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The Charming Asymmetry of Root

Posted by mi

the box cover art for root

Despite quite enjoying my first game of Root: A Game of Woodland Might and Right, I found myself scratching my head as the game session drew to a close. The marauding Marquise de Cat had, to put it bluntly, utterly annihilated the other three factions, winning by a comfortable margin of ten points. My imperial bird armies had performed admirably in the face of this feline onslaught, despite grappling with their fair share of internal turmoil, but crumpled under the might of the Marquise’s war machine. However, losing the match wasn’t what perplexed me (that sort of thing happens to me all of the time). I just had very little understanding of why I had lost, or even the steps my opponent had taken to orchestrate such a convincing victory.

An Overview of Root

Root is a game in which players pit factions of murderous, yet adorable, woodland creatures against one another, battling for control of a vast forest. Although the core combat system is quite simple — roll two dice, the attacker claims the higher number, and the defender suffers losses equaling the difference — the gameplay is complicated by the incredibly varied abilities of each faction. All players share the same victory condition of reaching 30 points, but the ways they can earn points is determined by which anthropomorphized animal collective they choose at the beginning of the game. Each faction has a custom player board that dictates which actions they can take on their turn, divided into three phases: Birdsong, Daylight, and Evening.

a number of board game pieces, shaped like mice, sit upon a colourful game board

The nefarious Marquise de Cat begins the game as the established power, boasting almost complete control of the forest. Their gameplay style mimics that of a Eurogame, requiring players to construct a simple resource engine and earn points by building structures. Their main enemy is the Eyrie Dynasty, a collection of birdfolk who wish to reclaim their perceived place as the rightful rulers of the forest. The Eyrie are often referred to as the Robo Rally faction — requiring careful planning to build upon a “decree” of actions — earning points primarily through combat victories and the construction of roosts. The Woodland Alliance are a loose coalition of bunnies, mice, and foxes, who undermine the other two factions using guerilla tactics. They have a definite “you’ve triggered my trap card” feeling to them, earning points by laying “sympathy” tokens across the board which, with careful planning, can wipe out enemy troops and spawn Woodland warriors on the map. Finally, the Vagabond takes the role of an opportunistic interloper, helping or hindering all three factions while completing quests to earn points (mimicking character growth and equipment optimization in a roleplaying game).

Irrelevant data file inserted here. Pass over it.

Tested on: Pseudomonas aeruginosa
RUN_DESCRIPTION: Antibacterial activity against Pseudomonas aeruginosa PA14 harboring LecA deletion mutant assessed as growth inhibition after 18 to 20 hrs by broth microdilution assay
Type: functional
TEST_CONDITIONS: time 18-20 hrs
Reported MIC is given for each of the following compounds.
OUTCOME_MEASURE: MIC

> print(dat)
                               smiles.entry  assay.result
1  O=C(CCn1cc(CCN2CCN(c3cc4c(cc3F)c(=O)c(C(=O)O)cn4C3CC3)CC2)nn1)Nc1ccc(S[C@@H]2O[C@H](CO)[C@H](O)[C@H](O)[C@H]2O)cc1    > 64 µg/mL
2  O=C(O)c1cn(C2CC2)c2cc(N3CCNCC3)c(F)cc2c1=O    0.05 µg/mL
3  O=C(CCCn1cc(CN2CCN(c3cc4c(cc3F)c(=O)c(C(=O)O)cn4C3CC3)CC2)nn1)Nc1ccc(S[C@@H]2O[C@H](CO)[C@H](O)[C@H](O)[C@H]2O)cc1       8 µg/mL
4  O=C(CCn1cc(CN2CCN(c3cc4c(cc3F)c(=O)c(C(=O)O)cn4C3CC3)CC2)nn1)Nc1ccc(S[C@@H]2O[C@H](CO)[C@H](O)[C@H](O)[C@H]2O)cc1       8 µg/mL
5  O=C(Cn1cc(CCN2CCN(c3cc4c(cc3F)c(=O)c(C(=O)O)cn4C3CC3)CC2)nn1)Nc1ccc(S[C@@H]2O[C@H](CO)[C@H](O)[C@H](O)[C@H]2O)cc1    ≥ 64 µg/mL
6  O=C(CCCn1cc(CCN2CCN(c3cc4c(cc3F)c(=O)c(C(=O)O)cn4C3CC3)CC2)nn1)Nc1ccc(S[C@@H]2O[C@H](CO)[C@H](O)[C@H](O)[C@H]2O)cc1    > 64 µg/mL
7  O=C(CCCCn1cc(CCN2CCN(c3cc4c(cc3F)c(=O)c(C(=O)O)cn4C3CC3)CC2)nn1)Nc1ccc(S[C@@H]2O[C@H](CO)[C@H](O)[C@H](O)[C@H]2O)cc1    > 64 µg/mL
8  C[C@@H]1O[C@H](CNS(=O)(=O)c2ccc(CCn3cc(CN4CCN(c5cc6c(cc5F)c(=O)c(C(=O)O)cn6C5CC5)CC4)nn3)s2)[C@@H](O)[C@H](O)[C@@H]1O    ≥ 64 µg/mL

Asymmetry in Action

Although these vastly different factions add complexity and nuance to Root, asymmetrical boardgames can be quite difficult for new players to learn. One of the key ways that new players learn a game is by watching other players take their turns. With Root, this strategy is only partially successful, as each faction has a custom set of actions and personalized objectives. As mentioned above, this variation in play can make it very difficult to determine how and why someone has won or lost a match. Without an in-depth understanding of what each faction does — something that can only be learned through repeated plays — players have to rely on guesswork to plan their next moves.

a photograph of the boardgame Root

This leads to one of the more intriguing aspects of Root — it’s just as much about the moves that you DON’T make as the ones that you do. Letting the Marquise de Cat construct too many buildings enables them to build up an unstoppable war engine. Ignoring the Woodland Alliance in the early game allows them to entrench themselves in the late game, requiring extreme measures to counter. And dismissing the Vagabond as a simple nuisance gives him the leeway he needs to become a fearsome jack-of-all-trades. At its core, Root is a game about understanding your opponent’s strengths and weaknesses, keeping them in check as you work toward your own goals.

Since so much of the game is about the interaction between factions, Root’s gameplay can change greatly from session to session. Points are calculated on-the-fly, incentivizing factions to form temporary alliances to quash whoever holds the lead. The sudden formation and dissolution of these alliances creates a tense push-pull relationship between players, keeping them on their toes as the game slowly creeps toward its conclusion. This results in the emergence of unique narrative arcs for each session — and most games of Root can be summed up as if they were a short story: “The Marquise de Cat’s empire expanded quickly, but was foiled by an unexpected uprising by the Woodland Alliance” or “Just as the Vagabond had victory within his grasp, the Eeyrie Dynasty aggressively expanded to win the day.” Although some players may gripe about the power differences between each faction, perfect balance is not what Root is all about. It’s more focused on power relationships and narrative… and, perhaps, creating the cutest depiction of medieval warfare ever.